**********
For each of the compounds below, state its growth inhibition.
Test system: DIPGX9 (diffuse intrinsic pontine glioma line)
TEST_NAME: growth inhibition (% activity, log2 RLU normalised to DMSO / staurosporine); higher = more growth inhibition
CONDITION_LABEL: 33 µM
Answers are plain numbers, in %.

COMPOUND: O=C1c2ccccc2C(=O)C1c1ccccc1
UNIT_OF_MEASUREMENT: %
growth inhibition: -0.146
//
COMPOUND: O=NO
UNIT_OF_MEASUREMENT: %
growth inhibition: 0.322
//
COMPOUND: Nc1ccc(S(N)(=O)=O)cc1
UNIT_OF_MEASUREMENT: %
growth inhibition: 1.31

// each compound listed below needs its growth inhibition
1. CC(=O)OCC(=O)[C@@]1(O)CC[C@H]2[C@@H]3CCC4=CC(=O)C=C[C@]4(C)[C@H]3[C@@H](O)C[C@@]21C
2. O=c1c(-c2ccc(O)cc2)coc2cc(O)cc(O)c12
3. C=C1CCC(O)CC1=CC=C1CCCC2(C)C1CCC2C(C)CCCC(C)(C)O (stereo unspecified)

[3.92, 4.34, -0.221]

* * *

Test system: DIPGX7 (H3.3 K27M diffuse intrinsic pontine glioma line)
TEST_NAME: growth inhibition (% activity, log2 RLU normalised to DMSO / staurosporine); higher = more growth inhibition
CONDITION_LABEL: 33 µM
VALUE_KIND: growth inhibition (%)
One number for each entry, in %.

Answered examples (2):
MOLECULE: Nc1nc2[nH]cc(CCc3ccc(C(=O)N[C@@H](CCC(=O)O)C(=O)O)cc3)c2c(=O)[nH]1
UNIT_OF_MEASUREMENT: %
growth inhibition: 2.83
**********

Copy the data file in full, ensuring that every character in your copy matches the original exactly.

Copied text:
For each of the compounds below, state its growth inhibition.
Test system: DIPGX9 (diffuse intrinsic pontine glioma line)
TEST_NAME: growth inhibition (% activity, log2 RLU normalised to DMSO / staurosporine); higher = more growth inhibition
CONDITION_LABEL: 33 µM
Answers are plain numbers, in %.

COMPOUND: O=C1c2ccccc2C(=O)C1c1ccccc1
UNIT_OF_MEASUREMENT: %
growth inhibition: -0.146
//
COMPOUND: O=NO
UNIT_OF_MEASUREMENT: %
growth inhibition: 0.322
//
COMPOUND: Nc1ccc(S(N)(=O)=O)cc1
UNIT_OF_MEASUREMENT: %
growth inhibition: 1.31

// each compound listed below needs its growth inhibition
1. CC(=O)OCC(=O)[C@@]1(O)CC[C@H]2[C@@H]3CCC4=CC(=O)C=C[C@]4(C)[C@H]3[C@@H](O)C[C@@]21C
2. O=c1c(-c2ccc(O)cc2)coc2cc(O)cc(O)c12
3. C=C1CCC(O)CC1=CC=C1CCCC2(C)C1CCC2C(C)CCCC(C)(C)O (stereo unspecified)

[3.92, 4.34, -0.221]

* * *

Test system: DIPGX7 (H3.3 K27M diffuse intrinsic pontine glioma line)
TEST_NAME: growth inhibition (% activity, log2 RLU normalised to DMSO / staurosporine); higher = more growth inhibition
CONDITION_LABEL: 33 µM
VALUE_KIND: growth inhibition (%)
One number for each entry, in %.

Answered examples (2):
MOLECULE: Nc1nc2[nH]cc(CCc3ccc(C(=O)N[C@@H](CCC(=O)O)C(=O)O)cc3)c2c(=O)[nH]1
UNIT_OF_MEASUREMENT: %
growth inhibition: 2.83